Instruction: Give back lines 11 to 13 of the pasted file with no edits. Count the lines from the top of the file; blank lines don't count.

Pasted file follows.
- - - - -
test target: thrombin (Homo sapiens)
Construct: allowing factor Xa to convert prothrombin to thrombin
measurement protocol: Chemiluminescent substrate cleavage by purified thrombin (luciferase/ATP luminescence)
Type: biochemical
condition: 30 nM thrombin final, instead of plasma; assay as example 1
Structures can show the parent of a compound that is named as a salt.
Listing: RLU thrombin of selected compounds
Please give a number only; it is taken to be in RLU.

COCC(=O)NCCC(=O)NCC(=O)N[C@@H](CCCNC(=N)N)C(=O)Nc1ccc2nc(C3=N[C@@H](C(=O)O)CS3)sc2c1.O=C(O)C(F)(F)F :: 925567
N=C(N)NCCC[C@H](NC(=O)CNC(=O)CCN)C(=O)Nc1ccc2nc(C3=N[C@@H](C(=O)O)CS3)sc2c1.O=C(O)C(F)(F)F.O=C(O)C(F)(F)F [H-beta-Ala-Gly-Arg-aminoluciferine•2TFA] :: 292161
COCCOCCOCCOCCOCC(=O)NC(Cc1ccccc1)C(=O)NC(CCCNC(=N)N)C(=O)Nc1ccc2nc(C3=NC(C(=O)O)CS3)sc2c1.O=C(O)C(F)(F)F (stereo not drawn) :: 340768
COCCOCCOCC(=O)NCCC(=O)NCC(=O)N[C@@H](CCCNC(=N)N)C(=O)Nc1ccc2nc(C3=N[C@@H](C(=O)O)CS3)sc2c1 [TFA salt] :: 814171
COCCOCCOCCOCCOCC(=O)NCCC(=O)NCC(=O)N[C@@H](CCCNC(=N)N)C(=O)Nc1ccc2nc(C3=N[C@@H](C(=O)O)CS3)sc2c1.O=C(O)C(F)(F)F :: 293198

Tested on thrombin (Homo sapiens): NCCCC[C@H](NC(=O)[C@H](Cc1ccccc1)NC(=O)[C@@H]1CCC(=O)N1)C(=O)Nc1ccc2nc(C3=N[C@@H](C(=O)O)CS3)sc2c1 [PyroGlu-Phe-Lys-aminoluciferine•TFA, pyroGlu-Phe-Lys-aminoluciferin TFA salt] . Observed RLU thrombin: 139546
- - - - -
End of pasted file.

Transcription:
COCCOCCOCCOCCOCC(=O)NC(Cc1ccccc1)C(=O)NC(CCCNC(=N)N)C(=O)Nc1ccc2nc(C3=NC(C(=O)O)CS3)sc2c1.O=C(O)C(F)(F)F (stereo not drawn) :: 340768
COCCOCCOCC(=O)NCCC(=O)NCC(=O)N[C@@H](CCCNC(=N)N)C(=O)Nc1ccc2nc(C3=N[C@@H](C(=O)O)CS3)sc2c1 [TFA salt] :: 814171
COCCOCCOCCOCCOCC(=O)NCCC(=O)NCC(=O)N[C@@H](CCCNC(=N)N)C(=O)Nc1ccc2nc(C3=N[C@@H](C(=O)O)CS3)sc2c1.O=C(O)C(F)(F)F :: 293198